Shenandoah National Park

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Shenandoah National Park along Skyline Drive on a foggy early morning

Shenandoah National Park is beautiful summer, fall, spring, winter, whenever! Just 70 miles outside of the District, it’s the best place to get a great hike in. My personal favorite is Old Rag Mountain Trail and Hawksbill Mountain Trail. Both give you an unbelievable view of the mountains and surrounding areas. Just know that both of these hikes are steep but Hawksbill Mountain Trail is significantly shorter, so plan accordingly with the time you have in the mountains.

If hiking isn’t your thing, I highly suggest finding a rental company where they’ll take you down to the river. You can rent canoes, rafts or tubes to float your way down the river. It’s so relaxing.

But if you just want an easy way to enjoy the views, Skyline Drive has stunning views from multiple overlooks along the way.

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Back in 2018, my cousin gifted me with his old film camera. It was unexpected but I am so grateful for it. It brought back many memories of when I first started in photography. At that time, there was no digital photography. Everything was on a negative film. But what had initially sparked my interest in photography was being able to go out with my friends and capturing portraits of them with my SLR camera, point and shoot, and even disposable cameras. It was just something fun for us to do and I used to love seeing pictures I took on my friend’s bedroom walls or lockers. So from that point on, everywhere I went, I had a camera on me.

Obviously with a “new camera” comes new adventures so when I got the film camera, I was excited to start experimenting with it. It’s been a while since I have used film so along the way, I’ve learned to take my time with composition and framing. I learned that each frame is precious and should not be taken for granted, especially since a roll is film is just 24 or 36 frames. Photograph the moments that really speak to you. And practice patience in creating and developing the images.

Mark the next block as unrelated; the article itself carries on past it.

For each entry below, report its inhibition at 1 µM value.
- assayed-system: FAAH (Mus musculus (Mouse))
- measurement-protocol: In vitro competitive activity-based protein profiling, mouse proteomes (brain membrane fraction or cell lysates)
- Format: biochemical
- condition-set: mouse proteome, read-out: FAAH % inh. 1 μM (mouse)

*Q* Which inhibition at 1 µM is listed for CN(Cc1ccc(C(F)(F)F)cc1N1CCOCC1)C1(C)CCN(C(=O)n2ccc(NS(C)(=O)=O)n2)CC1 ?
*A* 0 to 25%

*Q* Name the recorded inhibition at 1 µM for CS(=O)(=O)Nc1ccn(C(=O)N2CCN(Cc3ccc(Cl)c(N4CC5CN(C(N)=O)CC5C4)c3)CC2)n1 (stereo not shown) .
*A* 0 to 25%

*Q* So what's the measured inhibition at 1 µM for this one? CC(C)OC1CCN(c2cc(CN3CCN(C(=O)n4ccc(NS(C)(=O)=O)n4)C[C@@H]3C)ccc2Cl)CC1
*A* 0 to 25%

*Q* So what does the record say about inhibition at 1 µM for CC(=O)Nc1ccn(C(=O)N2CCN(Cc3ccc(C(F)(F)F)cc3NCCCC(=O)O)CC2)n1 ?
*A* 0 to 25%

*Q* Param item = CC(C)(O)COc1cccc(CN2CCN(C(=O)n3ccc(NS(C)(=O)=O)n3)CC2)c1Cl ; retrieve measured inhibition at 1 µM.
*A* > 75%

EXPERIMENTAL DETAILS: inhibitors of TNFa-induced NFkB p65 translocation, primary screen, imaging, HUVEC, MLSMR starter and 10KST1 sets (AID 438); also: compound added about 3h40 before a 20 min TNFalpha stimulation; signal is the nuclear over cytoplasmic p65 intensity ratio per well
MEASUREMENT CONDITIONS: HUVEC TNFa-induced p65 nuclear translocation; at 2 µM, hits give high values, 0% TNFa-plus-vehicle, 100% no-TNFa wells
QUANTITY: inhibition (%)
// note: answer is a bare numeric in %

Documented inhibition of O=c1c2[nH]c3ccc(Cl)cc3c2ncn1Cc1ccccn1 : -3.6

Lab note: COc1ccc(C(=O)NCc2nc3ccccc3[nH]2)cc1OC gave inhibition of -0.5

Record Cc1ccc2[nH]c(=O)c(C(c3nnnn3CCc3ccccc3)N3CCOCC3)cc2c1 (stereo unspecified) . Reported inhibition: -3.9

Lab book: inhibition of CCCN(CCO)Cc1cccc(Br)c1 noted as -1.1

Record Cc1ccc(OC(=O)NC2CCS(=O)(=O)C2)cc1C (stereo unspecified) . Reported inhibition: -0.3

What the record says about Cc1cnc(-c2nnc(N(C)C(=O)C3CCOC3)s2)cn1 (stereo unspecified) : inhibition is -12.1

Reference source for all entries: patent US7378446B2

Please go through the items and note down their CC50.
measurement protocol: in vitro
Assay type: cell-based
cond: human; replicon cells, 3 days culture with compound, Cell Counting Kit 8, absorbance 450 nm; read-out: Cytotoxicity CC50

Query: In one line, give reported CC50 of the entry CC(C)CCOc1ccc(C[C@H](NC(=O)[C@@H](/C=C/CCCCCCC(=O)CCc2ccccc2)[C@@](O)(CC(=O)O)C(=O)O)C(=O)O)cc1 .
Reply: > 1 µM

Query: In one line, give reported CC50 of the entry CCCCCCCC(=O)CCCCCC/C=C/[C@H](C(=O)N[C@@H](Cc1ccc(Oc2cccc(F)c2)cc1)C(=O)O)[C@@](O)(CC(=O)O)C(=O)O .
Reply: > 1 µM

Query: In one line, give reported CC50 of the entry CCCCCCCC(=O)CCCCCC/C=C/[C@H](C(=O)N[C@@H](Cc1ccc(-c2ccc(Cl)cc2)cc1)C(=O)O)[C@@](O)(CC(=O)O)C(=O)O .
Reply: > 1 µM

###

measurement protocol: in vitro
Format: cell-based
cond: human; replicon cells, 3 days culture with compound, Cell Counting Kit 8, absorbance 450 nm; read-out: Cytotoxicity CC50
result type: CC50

But omg, that sound of the shutter too! It instantly brought back so many memories.

So I thought it would be fun to go through some images that I’ve taken in the past year or so with my Canon T70 and 35-70mm lens. By the way, none of these images on this post have been edited. I may or may not edit them in the future, but for now, it’s just fun seeing the results of the film.

My first set of images were taken in August 2018. I brought it on a peach picking trip with me and it was really just to see if the camera was working if there were any light leaks and a refresher on how to use film. I’m sorry to say that I forgot what kind of film these were captured on. I tried going through my Amazon orders and I don’t see any film listed. It may have just been some old rolls of film my cousin had in his camera bag. Although it’s a little fuzzy, this roll of film got me excited to start shooting again.

Delaplane, Virginia August 2018

Nowadays, I find myself researching different kinds of film and cameras, just to see what’s out there. I love watching youtube videos of other photographers getting great images with their analog cameras. I have to admit though, it’s a little hard for me to capture film images. I have my digital camera which I love, but it’s hard to balance the time between my digital and film camera. I spend most of my time shooting on my digital camera because I’m so used to it that sometimes I’ll even forget that I have a film camera on me.

It has helped to go on photo outings that are dedicated to just film. I’ll leave my digital camera at home and I love the feeling of roaming with such light equipment. Since I don’t have additional lenses or equipment for my film camera, it has been a nice change of pace to just have one camera with one lens.

Kodak UltraMax 400: San Diego, California January 2019

Kodak UltraMax 400: San Diego, California January 2019

Expired Film

I am extremely grateful for my friend, Jim. He was my photography mentor when I interned at the Smithsonian Natural History Museum while I was in high school. We’ve been able to reconnect through social media which was really cool when we found each other! Last year, he was kind enough to give me a whole bunch of expired Portra film 400 and 800 rolls of film. It has been so fun to try to go through all the rolls. I’m nowhere near completing them, but to see how the expired film develops has been super interesting.